[2a] The next assignment of error is that sections 11503, 11505 and 11506 are "inherently unconstitutional" and in violation of the due process clause of the Fourteenth Amendment to the Constitution of the United States "in that they fail to set out a procedure which enables the accused to come in and defend against it at the time of hearing." No sound argument, however, is advanced as to why these statutes contravene the judicial concept of due process of law. A persuasive argument cannot be made. The cited sections are a part of the Administrative Procedure Act. They first provide for the initiation of proceedings to suspend or revoke a license by filing and serving a verified accusation against the person concerned. With the complaint shall be included a notice that he may request a hearing by filing a notice of defense. (§ 11505.) [3] Section 11506 requires the accused to file a notice of defense, including a request for a hearing, objections to the accusation and any new defensive [112 Cal. App. 2d 279] matter. Such notice performs essentially the office of an answer and demurrer in the ordinary civil action. [2b] Accordingly, since such statutes provide for proper notice and hearing in connection with the revocation or suspension of a license they are in harmony with fundamental principles of due process and impervious to attack on constitutional grounds. (Brecheen v. Riley, 187 Cal. 121, 124-125 [200 P. 1042]; Suckow v. Alderson, 182 Cal. 247, 250 [187 P. 965].)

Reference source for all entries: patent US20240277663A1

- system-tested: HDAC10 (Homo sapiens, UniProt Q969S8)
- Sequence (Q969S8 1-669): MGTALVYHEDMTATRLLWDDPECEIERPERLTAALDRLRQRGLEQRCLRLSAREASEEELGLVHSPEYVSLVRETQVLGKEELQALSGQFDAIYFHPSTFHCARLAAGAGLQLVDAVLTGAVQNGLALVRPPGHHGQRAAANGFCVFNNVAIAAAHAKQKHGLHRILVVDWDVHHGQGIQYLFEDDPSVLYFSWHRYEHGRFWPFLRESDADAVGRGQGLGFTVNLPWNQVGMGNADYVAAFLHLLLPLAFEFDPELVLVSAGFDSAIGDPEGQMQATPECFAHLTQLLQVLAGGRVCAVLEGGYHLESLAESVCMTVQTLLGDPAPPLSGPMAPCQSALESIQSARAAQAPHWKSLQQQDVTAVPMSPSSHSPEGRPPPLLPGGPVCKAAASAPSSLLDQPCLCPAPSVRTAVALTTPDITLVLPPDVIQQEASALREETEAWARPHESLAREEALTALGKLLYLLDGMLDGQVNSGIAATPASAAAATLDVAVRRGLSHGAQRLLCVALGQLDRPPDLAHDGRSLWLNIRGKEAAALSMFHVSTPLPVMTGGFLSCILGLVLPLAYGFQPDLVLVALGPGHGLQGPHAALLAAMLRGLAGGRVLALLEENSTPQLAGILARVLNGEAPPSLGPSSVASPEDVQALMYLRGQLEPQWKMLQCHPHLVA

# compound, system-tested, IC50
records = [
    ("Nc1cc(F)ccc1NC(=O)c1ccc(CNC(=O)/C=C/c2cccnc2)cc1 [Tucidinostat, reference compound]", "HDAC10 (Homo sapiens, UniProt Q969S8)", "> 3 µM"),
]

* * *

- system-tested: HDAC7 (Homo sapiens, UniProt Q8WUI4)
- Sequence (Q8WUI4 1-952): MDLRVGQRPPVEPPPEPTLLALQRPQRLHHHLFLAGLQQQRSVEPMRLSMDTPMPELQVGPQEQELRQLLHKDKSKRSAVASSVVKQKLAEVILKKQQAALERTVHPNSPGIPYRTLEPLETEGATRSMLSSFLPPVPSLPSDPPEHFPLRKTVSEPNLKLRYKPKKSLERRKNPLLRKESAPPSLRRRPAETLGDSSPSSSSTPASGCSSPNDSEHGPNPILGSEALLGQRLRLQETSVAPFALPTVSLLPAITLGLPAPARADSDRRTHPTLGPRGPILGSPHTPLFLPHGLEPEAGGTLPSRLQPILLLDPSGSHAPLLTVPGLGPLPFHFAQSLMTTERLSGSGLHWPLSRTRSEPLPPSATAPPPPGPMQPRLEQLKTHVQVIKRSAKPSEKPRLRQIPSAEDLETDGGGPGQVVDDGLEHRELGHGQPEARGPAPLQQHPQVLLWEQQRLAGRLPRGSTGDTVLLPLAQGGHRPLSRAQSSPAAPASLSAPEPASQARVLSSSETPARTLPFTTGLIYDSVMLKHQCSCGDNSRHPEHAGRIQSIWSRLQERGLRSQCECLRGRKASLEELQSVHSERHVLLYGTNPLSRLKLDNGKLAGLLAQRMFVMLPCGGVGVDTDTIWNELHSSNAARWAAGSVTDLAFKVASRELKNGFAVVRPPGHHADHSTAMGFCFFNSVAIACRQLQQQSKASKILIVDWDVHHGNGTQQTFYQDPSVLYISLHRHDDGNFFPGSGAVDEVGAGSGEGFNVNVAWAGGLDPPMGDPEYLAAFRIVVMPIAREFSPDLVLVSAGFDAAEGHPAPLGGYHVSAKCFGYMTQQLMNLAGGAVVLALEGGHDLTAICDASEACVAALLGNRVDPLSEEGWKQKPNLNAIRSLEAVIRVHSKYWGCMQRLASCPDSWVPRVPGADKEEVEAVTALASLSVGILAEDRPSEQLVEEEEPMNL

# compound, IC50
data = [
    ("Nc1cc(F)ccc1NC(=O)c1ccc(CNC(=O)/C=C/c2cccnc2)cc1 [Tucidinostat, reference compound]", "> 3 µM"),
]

The chief contention made is that the evidence is not sufficient to support the board's determination that appellant performed the acts charged in the accusation. The record discloses no support for such assertion. There is ample evidence that on or about February 1, 1949, appellant performed a criminal abortion upon the person of a young lady whom we shall refer to as Barbara.